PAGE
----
In 26:7 God is stretching out the North, the tsaphon. We don’t know if the North is meant to be either a garment or tent-like surface and therefore stretched out across the vast heavens, or is meant to be just a place, like a throne room. If the former, then unlike a circus tent, where poles rise up from the floor every 50’ or so to keep the billowy tent from crashing down, nothing is mentioned as holding up the divine North.  Pillars (amud) are mentioned in verse 11, but they are never mentioned as the support beams for the stretched out North of verse 7.  If the latter, the reference to North is simply to a place, the divine abode or throne room. We know that there is a tradition, reflected in Psalm 48:2, of Jerusalem’s location in the “sides” (yerekah) of the North (tsaphon), and such a tradition may have been compatible with locating the divine throne room also in the “North.”  


God stretches out the North, then, perhaps the special place of the divine abode, but it is not “in the heavens” as in 9:8 but “over/upon the void.” This “void/empty space” is none other than half of the “without form and void” (tohuvabohu) of Genesis 1:2. Here we only have the word tohu (20x); bohu only appears twice outside of Genesis 1:2, once in conjunction with tohu (Jeremiah 4:23) and once by itself. We wonder whether tohu, without the friendly accompaniment of bohu, likewise felt naked like Sheol in verse 7. 


Tohu by itself, along with its tohuvabohu connection, carries with it the idea of chaos or empty space. We have seen it twice previously in Job, once to describe the nothingness preceding death of the wandering caravans of 6:18, and once to describe a trackless waste in the wilderness (12:24), a thought that might have been cribbed from Psalm 107:40. So the word carries with it the idea of vast emptiness. God stretched out the North in this vast emptiness of space. Rather than first creating the heavens and the earth, this cosmology has God first stretching out the North in the vast space. God had a blank canvas—we now have two versions of where He drew the first stroke of the divine pen.

Once God has finished stretching out the North over the Empty Space, he is ready for a new challenge. The next creative act is described as “hanging” (talah) the earth upon beli-mah. The last phrase is unique in the Bible, and literally means “nothing what.”  God is presented as not fashioning the earth but “hanging” the earth, suspending it with no cord, with no connection to the stretched out North, but letting it sit or float in awesome fulness right in the middle.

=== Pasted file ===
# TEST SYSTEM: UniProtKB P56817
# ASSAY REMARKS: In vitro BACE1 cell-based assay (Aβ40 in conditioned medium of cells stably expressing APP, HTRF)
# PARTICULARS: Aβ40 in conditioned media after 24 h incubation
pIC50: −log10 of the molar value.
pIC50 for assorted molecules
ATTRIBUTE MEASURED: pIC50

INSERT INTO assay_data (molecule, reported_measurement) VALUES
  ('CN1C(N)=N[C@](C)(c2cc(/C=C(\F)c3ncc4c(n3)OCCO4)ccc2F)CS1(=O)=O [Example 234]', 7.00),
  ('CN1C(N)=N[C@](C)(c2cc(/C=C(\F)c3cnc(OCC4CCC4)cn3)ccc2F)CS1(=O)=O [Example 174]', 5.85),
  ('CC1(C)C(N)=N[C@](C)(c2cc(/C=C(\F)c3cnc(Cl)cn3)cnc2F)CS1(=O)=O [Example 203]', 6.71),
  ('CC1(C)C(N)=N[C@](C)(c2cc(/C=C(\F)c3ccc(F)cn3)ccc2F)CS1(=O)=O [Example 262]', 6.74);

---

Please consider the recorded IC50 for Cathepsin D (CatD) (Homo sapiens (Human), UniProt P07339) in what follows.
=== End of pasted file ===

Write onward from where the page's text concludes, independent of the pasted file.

Hanging (talah, 28x) is usually a very practical, and deadly, activity in Scripture. Ever since the Pharaoh’s baker was hanged in the Joseph narrative (Genesis 40:19, 22), the verb has primarily been used to describe a mode of execution. The verb is beloved of the Book of Esther (9x), where people seem regularly to be facing the gallows. The brilliant and sad description of the death of Absalom would not have been complete had the author eliminated the scene of Absalom’s hanging (talah) between heaven and earth, suspended by his hair from the branch of a mighty oak (II Samuel 18:10). But people aren’t the only thing that can be hanged in Scripture.  In the plaintive opening verses of Psalm 137, the author talks about the exiles as “hanging up” (talah) their lyres on the trees of Babylon as they wept for their land (137:2).   


But here we have a life-giving, rather than life-taking, use of talah. God hangs the earth al-beli-mah, “on absolutely nothing.” How does that work? Many 19th century commentators on this passage, living in the heyday of modern science or, to use Shakespeare’s felicitous phrase “vaunt(ing) in their youthful sap” (Sonnet 15), rushed in to say that this verse perfectly anticipated modern science’s view of how the earth actually “hangs” in space. Maybe so, but now we mostly marvel at the literary sophistication of these few words. So suggestive were they that John Milton picked up on them:


    “And earth self-balanced from her center hung” (PL, vii, 242).


Though Job has only used 20 words or so to describe the wonders of creation so far in 26:5-7, we feel that we have just been given a universe of new meaning.